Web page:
When I was in college, I worked a number of jobs, just because I wanted extra money over and beyond my “allowance.”
One as a cashier at a “Walmart” type place, and one as a waitress.
If ever there was a worse waitress in that restaurant, possibly in restaurants worldwide, I’d love to meet her. I trashed full platters of food, I forgot to get the manager’s wife’s ketchup for almost fifteen minutes after she first asked, I called a dish of the day “Francous when it was actually Francais” The entire table laughed. I’m sure I was the highlight of the night for them.
In other words, I sucked at that job.
After graduation and many years in corporate America, and hating it, I decided to try my hand at something where I wouldn’t spill food on people and wouldn’t want to whack them over the head with budgets. Writing.
What could be better than to write a book about a woman who is the worst waitress in the universe? Boy, I could tell that story with a lot of intimate and painful knowledge.
Thus, The Harder They Fall was born. Darcy, the heroine in the story is me (well, other than the fact that she’s tall, blond and beautiful). She can’t do anything right, although she’s trying so hard.
Actually, she is a better waitress than I was, has a purpose more important than I did, and has an adversary that I wish I’d had. I had a lot of good looking customers, but wasn’t lucky enough to spill a grilled tuna in any of their laps, which started a journey such as theirs.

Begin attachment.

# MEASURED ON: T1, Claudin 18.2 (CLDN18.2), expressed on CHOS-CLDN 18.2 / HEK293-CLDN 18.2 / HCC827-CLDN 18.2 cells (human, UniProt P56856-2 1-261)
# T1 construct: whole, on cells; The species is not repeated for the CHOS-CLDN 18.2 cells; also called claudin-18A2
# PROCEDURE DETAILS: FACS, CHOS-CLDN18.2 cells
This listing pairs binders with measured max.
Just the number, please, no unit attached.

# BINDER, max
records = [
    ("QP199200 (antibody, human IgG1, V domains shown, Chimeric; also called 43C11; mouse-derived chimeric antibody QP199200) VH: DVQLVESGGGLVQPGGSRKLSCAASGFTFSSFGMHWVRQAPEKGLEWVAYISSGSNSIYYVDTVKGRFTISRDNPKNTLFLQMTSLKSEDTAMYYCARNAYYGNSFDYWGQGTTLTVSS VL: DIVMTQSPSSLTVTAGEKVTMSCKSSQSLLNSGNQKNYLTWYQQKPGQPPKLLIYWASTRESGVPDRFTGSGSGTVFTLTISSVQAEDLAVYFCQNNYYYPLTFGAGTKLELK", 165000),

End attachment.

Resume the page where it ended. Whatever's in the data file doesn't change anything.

It’s honestly funny to take something so painful in real life, and turn it into comedy. That’s how The Harder They Fall was born. I laughed and cried about it the entire time I was writing it. That was me, the klutz, and that was Darcy, who won. I love that she won.
I love wonderful romances when people go through crises, but manage to find the strength in themselves to fight for what they want, and end up winning. In real life, when I hear or read a story about someone like that, I cry, because it’s beautiful. It really does happen in real life. And I’d love to hear from readers who’ve had that “miracle” happen to them. You will, I assure you, make me cry happy tears.
So many critics slam romances or any kind of victorious ending stories as unrealistic, baloney, pipe dreams, etc. I do not believe that for a moment. I believe these happy stories happen to people every single day. Folks are just so shy about admitting, “Hey, that happened to me!” that they don’t speak up. They are afraid of admitting that they, too, had a glorious ending to a funny story.
Basically, they’re afraid of those who will criticize them for having, and loving, happy lives. Sad, really. Darcy and Michael both went through war and hell on their way to happiness. But they got there (a lot of bumps and disasters along the way, admittedly). They still got there. And I’m positive many readers have, as well. And can relate.
I write hard beginnings because it makes the glorious ending so much more satisfying. But it isn’t unrealistic. It happens every day in so many lives. And I love Darcy and Michael in The Harder They Fall because it began as a horror story for both of them, and evolved into what they both always wanted. Isn’t that what every human wishes for?
I would love to hear about your own love stories, horror stories, your journeys to that place called love. I’ll cry, happily, because I always cry happily (show me a dog commercial and watch a box of Kleenex disappear).
What I’d really love is affirmation that I’m not wrong. Unlike the critics who think readers of romance are hooked because they’re missing something in their lives, most are reading because they love to hear about another story that mirrors theirs.
I’d love to hear them. If you’d like to tell me yours, I’ll let the Riding With The Top Down people choose one, and I’ll send you a copy in any format you prefer.